GCPEA releases Framework for Action to implement the Safe Schools Declaration

GCPEA PRESS RELEASE, November 30, 2017

(Geneva, November 30, 2017) – At a high-level event today in the United Nations in Geneva, hosted by Ambassador Héctor Marcelo Cima of Argentina and Ambassador Hans Brattskar of Norway, the Global Coalition to Protect Education from Attack (GCPEA) released a new tool to support governments in making schools and universities safer in the midst of insecurity and war.

The Safe Schools Declaration: A Framework for Action provides governments with suggestions, recommendations, and examples of good practice to assist them in implementing the Safe Schools Declaration, a political commitment developed by the governments of Norway and Argentina, and aimed at enhancing protection for schools and universities, students, and educators during war-time. 

The Framework for Action highlights measures that countries have already taken to implement each commitment within the Safe Schools Declaration,” said Diya Nijhowne, GCPEA director. “By drawing inspiration from the experiences of their peers, governments can craft strategies for protecting education that best fit their unique circumstances.”

Also at today’s event, Argentina’s ministry of foreign affairs launched the outcome report of the Buenos Aires Conference on Safe Schools, which took place from March 28-29, 2017. During the international conference, which was attended by representatives of more than 90 states, the international community discussed the serious challenges that students and teachers face in situations of conflict, and shared experience of using the Safe Schools Declaration as an operational framework to improve their protection.

Seventy-one countries have endorsed the Safe Schools Declaration to date, and many of them have taken significant steps to implement commitments within the Declaration. Denmark recently changed its military manual to emphasize the importance of avoiding military use of schools, while New Zealand has amended its Law of Armed Conflict Manual to include explicit protection of education institutions. Slovenia and Switzerland are in the process of making similar revisions.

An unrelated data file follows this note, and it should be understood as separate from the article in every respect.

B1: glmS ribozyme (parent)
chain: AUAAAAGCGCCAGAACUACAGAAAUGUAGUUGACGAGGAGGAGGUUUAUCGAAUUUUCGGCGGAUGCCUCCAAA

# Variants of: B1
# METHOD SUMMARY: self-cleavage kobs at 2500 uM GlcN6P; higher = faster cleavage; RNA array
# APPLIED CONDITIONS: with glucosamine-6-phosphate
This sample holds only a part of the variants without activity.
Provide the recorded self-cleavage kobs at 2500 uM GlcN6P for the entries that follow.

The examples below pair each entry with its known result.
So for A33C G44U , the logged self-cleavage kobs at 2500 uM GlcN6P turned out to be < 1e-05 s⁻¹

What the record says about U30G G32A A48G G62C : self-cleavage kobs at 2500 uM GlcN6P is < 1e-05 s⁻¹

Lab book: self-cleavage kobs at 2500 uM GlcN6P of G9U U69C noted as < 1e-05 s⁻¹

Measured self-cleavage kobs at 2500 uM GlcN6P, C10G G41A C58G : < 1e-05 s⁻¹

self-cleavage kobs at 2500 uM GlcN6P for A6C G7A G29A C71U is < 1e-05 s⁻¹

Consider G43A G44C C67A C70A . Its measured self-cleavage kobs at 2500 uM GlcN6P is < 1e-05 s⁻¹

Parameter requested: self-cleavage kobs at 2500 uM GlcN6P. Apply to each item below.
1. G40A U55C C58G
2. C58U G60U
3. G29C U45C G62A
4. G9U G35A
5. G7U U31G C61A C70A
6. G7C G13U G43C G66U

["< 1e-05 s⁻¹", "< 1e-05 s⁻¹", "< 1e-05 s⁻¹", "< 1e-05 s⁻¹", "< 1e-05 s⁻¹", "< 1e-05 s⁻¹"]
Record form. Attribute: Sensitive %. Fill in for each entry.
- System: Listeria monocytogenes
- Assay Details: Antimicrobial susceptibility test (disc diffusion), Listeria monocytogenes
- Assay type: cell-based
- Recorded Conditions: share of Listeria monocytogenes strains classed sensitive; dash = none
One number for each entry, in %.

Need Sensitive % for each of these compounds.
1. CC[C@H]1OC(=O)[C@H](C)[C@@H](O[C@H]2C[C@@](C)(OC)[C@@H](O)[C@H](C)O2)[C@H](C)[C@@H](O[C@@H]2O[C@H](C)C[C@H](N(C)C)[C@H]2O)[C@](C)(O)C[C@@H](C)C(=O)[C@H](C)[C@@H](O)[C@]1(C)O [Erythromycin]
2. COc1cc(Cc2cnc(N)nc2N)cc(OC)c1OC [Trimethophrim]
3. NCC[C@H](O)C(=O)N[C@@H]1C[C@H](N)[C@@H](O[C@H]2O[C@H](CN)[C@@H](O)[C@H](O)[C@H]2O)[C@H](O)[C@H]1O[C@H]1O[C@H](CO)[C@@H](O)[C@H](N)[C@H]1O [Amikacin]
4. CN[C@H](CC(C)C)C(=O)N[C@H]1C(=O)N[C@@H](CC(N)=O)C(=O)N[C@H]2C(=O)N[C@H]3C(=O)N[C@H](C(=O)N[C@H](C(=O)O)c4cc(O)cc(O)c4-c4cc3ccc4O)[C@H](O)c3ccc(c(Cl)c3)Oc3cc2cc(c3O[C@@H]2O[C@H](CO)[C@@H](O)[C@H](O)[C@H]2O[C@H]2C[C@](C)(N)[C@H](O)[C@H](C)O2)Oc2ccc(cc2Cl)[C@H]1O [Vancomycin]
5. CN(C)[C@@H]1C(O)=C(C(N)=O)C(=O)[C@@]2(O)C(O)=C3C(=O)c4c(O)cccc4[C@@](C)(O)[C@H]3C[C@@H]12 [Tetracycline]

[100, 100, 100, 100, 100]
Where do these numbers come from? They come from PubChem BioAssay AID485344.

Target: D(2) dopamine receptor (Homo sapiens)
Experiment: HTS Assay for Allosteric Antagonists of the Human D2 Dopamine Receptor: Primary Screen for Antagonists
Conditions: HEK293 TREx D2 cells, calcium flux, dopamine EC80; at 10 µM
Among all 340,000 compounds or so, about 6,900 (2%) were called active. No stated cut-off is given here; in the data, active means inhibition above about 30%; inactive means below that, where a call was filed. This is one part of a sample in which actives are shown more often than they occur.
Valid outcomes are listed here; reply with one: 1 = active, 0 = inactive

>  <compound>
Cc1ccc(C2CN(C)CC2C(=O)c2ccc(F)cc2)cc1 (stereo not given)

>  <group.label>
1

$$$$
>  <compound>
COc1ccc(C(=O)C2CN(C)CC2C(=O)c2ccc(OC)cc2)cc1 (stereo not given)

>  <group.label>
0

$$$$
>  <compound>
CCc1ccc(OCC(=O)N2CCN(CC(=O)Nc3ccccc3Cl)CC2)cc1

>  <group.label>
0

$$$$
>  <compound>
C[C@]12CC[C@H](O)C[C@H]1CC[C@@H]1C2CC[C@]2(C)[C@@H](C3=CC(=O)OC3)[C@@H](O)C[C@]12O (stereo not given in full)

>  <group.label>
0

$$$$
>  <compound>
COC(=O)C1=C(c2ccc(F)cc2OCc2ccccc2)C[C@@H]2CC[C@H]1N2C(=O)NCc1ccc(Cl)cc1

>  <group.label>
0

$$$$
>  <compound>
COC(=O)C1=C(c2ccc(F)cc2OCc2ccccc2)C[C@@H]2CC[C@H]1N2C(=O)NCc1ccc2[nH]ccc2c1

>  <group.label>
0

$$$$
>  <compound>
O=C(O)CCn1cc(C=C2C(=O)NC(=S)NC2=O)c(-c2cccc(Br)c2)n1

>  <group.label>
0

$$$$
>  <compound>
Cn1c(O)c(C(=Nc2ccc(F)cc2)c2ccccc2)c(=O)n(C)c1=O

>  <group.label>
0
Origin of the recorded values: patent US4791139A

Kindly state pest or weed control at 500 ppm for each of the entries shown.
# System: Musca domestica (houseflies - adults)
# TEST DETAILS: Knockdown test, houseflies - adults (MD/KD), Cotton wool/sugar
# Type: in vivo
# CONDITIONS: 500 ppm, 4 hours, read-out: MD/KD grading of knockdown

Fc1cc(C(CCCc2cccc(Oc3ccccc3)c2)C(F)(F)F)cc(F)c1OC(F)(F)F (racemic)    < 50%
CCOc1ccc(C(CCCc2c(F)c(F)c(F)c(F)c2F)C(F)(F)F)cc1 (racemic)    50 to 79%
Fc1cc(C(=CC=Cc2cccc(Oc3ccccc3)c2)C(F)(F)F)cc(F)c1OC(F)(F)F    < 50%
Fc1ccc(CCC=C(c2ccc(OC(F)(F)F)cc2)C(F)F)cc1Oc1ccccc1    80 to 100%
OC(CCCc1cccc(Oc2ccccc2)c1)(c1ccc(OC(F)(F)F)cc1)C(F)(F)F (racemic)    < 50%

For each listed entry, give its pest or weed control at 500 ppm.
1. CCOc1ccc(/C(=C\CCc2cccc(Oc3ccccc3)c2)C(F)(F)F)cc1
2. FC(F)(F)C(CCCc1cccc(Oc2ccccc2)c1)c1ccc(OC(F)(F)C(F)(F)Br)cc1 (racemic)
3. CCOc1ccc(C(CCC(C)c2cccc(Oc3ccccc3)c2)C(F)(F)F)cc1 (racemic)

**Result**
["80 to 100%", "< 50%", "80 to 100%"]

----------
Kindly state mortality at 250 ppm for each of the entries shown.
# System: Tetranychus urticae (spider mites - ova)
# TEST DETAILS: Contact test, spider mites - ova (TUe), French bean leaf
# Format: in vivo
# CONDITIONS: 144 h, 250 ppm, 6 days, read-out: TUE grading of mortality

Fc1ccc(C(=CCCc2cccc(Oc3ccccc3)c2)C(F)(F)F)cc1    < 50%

Conflict-affected countries, such as Nigeria and Palestine, have enhanced security in schools, while Somalia has developed alternative means of education in insecurity by providing instruction via radio. Other examples included in the Framework outline steps that governments can take to improve the collection of data on attacks, provide assistance to victims, and seek accountability for attacks.

“Attacks on schools, students, and teachers are a regular feature of armed conflict and can have devastating impacts, including death, injury, and extended school closures, and this often leads to teachers fleeing and students dropping out,” said Nijhowne. “Attacks can also deprive children of the protective benefits of school, leaving them more vulnerable to sexual and other forms of exploitation, recruitment as child laborers or soldiers, or, for girls, early marriage and pregnancy.”

Attacks on schools and universities often occur when armed forces or armed groups are using the premises for military purposes. Using a school as a barracks, base, weapons cache, firing position, armory, or detention center can potentially turn the building into a military target. Military use of educational infrastructure can endanger students’ and teachers’ safety and hinder access to education. The Safe Schools Declaration includes a commitment to endorse and use the Guidelines for Protecting Schools from Military Use during Armed Conflict to better protect against these risks. The Guidelines were developed in a process spearheaded by GPCEA and finalized by states in December 2014.

Since 2013, according to GCPEA’s research, armed forces and armed groups have used schools and universities for military purposes in at least 28 countries in armed conflict and insecurity around the world. Research by the GCPEA has also shown that, within the same timeframe, a series of attacks on schools has occurred in 28 countries experiencing armed conflict and insecurity.

“Implementation of the Safe Schools Declaration, and the accompanying Guidelines on avoiding military use of schools, can help to mitigate the risks of attacks on education,” said Nijhowne. “GCPEA’s Framework for Action should serve as a guide for governments as they take steps to better protect schools, universities, students, and teachers from the effects of war.”

The Framework for Action is currently available in Arabic, English, French, and Spanish, and will shortly be available in Portuguese.